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Company-Wide Competitive Edge - The Importance of IT Certification

In IT, certification isn’t everything, but it’s a lot.

You probably already implicitly understand this. Your boss wants you to be continually advancing in your knowledge of networking, databases, and even simple help desk and tech support processes. But, you can’t do this without certification classes and testing. Here’s how to pitch it to your boss.

TGAF 9 and Its Importance

TOGAF training online is available through reputable companies like Simpilearn, but many managers and CEOs aren’t biting. Why not? Because they don’t understand the full implications of the certification. So, explain it to them.

TOGAF is the Open Group Architecture Framework, and it’s a series of design principles that were created by a non-profit (not for profit) organization called “The Open Group.” The methodology has become an industry standard for enterprise architecture because of how it simplifies the architectural design process.

In all, there are over 30 different design methodologies recognized by The Open Group’s TOGAF program, and IT professionals receiving the certification can choose any one of those methodologies or submit one that is not on the list.

The TOGAF is concerned with pretty much every single aspect of how a company designs its infrastructure and architecture. From database design and implementation to networking to the apps that run on those networks, you will be learning how to build better frameworks that are more secure, run faster, and protect users as well as the company.

One of the things you learn in TOGAF training is how to optimize business performance through achieving efficiency in the architecture. This is obviously a good thing because it reduces costs for materials and resources like hardware and software - specifically software development.

You’ll also better understand the business structure by preparing a blueprint of how the business should be run. A clear identification of how different departments interact with each other will also help you better understand the company you work for.

TOGAF also prepares you for the future of your company by being proactive with changes instead of merely reacting to network failures and architectural limitations after-the-fact. You can identify weaknesses in your product or service, the sales process, the software implementation, and even higher-level marketing and management processes.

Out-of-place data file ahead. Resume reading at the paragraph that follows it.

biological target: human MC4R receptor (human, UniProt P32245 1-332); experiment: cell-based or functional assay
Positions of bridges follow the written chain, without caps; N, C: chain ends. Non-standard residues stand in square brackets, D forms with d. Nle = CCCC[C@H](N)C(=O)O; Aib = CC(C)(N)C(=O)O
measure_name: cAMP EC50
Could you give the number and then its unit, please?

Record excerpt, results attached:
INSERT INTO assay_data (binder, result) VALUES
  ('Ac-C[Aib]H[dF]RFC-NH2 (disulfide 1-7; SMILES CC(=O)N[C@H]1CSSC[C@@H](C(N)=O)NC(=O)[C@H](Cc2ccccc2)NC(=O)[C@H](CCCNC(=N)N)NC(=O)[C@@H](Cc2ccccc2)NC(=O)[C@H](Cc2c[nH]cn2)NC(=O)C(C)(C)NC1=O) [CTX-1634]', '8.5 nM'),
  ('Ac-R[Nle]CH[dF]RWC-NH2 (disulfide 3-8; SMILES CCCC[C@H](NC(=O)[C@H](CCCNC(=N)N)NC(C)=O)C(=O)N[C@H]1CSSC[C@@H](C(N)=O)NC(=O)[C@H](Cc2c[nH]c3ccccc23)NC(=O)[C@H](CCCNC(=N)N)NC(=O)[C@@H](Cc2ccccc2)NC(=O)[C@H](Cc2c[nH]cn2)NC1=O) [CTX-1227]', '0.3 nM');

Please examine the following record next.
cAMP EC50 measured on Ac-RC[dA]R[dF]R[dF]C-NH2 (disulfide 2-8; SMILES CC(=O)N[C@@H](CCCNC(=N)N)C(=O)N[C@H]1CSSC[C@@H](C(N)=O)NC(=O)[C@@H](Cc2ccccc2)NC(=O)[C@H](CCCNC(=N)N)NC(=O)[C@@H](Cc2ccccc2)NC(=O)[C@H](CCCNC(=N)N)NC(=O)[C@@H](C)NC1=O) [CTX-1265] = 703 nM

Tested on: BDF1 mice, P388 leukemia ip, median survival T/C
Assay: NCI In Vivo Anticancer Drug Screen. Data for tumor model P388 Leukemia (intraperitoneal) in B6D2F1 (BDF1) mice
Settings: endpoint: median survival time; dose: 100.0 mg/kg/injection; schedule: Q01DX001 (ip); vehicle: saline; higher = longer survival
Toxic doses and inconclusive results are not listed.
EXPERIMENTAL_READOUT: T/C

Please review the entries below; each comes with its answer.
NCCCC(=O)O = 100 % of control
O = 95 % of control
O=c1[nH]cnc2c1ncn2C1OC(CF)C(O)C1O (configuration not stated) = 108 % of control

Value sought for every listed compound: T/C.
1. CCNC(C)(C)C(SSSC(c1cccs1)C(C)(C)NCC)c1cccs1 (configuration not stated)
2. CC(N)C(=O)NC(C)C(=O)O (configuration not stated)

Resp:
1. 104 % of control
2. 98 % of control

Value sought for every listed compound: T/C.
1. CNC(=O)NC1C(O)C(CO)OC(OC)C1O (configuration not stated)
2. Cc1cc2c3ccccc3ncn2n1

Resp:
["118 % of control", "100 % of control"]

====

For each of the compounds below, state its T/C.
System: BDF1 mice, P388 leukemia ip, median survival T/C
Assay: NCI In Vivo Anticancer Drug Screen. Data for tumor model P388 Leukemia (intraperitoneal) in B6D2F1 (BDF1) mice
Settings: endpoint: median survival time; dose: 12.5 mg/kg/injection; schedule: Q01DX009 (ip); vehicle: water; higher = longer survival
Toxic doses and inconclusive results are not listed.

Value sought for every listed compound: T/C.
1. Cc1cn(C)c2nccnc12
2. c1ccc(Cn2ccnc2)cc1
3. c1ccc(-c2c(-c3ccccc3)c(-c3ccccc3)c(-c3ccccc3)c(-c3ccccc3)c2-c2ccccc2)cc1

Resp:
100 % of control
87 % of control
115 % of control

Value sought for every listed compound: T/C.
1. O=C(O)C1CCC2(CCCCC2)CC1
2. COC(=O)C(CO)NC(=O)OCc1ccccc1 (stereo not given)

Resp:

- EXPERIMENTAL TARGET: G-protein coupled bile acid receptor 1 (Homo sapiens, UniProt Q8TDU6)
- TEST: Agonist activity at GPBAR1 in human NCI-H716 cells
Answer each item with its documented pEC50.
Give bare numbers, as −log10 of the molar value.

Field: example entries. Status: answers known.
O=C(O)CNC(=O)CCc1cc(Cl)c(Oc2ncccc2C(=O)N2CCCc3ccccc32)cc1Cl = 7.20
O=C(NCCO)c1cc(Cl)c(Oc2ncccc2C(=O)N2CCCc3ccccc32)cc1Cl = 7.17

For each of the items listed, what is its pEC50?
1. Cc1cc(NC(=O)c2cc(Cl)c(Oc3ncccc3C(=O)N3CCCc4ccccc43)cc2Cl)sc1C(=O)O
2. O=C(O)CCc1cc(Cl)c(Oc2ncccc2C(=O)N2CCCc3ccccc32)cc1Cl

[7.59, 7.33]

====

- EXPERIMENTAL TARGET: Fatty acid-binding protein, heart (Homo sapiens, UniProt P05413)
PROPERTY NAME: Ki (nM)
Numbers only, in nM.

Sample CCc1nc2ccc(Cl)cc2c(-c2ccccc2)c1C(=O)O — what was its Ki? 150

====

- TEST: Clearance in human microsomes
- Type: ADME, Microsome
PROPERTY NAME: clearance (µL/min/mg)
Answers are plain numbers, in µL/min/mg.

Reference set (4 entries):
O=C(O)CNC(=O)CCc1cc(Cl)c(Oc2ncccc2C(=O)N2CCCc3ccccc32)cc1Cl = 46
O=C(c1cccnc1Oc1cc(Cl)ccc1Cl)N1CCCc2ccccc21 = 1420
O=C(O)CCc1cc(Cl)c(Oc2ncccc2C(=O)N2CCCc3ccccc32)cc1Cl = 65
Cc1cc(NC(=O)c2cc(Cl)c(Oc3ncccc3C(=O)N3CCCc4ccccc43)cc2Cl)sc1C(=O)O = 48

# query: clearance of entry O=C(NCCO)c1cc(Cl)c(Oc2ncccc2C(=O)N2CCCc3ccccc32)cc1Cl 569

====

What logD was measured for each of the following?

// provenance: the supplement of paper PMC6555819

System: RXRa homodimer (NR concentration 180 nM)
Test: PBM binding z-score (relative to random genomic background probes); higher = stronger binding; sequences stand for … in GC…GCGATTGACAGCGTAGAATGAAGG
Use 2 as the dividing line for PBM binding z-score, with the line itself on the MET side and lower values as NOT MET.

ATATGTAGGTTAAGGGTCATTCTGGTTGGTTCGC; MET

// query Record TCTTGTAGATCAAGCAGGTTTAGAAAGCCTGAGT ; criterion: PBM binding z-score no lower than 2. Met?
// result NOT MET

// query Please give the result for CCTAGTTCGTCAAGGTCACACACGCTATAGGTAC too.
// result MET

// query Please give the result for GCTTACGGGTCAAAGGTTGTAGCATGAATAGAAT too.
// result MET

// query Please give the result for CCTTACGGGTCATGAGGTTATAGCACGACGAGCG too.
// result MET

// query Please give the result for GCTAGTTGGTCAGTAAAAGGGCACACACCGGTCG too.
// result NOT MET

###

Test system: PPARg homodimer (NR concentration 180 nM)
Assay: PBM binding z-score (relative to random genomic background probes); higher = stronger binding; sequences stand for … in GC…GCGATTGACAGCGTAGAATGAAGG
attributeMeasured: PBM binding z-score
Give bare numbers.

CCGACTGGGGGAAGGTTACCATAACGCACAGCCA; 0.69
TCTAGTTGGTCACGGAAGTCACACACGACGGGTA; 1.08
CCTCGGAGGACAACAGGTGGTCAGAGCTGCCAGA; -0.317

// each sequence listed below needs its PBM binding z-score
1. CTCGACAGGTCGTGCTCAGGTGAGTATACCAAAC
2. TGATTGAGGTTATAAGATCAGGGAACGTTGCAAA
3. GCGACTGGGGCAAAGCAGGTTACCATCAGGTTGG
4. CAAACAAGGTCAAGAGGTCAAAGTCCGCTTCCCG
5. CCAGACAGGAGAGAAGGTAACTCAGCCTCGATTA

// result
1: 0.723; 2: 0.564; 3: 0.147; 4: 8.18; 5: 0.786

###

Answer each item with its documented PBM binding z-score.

Finally, the training isn’t a once-off class. It’s ongoing, so you’re always up-to-date with what’s happening in architecture design.

Ask Employers To Help Pay For Training

One of the biggest roadblocks employees face when it comes to training is getting their employer on-board with it. Employers want measurable ROIs, and training doesn’t always have that. It’s more of a gradual return.

Your job is to convince your employer that there is an ROI, that it matters, and that it costs more to do nothing. How do you do that? Find inefficiencies in your current architecture. Look for methods and processes in the company that could be improved. You may not be able to say what the specific improvement should be, or what the ROI will be, but you can demonstrate that a process is inefficient and that TOGAF will help make it more efficient.

If you are having a difficulty communicating with your boss, books like [amazon template=product&asin=1598698818] can really help. The most important thing you need to make him understand and communicate is that even without hard numbers, the fact that an improvement can be made is significant. Plus, many inefficiencies can be “estimated” in regards to an ROI of fixing it. The more inefficiencies you find, the higher the probability your boss will be swayed to your line of thinking.

It’s Your Salary

Ultimately, you are in a tug of war with your boss over your paycheck. But, it’s a friendly struggle. On average, TOGAF training can improve your paycheck by about 5 percent, with most companies affirming that certifications directly lead to raises and bonuses for employees.

The degree of training, as well as the experience of the employee, also count. So, a single raise is usually not the end of your promotion. So, for example, you may be immediately promoted for getting your TOGAF certification, but you may also get a raise 6 or 12 months down the road for the continuing education and further improvements to the company’s efficiency.

Companies tend to operate on the idea that improved efficiencies translate into improved bottom-line results. If it’s a public company, the company and shareholders are rewarded with a higher share price. If it’s a private company, those shares can be distributed in the form of a company bonus.

In a sense, the strongest argument for your boss to pay for your training is that you’ll end up giving him a bigger bonus through increased company profits.

Eshna Verma is a Real Career Girl writing at Simplilearn. She has done Masters in Journalism and Mass Communication and is a Gold Medalist in the same. A voracious reader, she has penned several articles in leading national newspapers like TOI, HT and The Telegraph. She loves traveling and photography.

Ms. Career Girl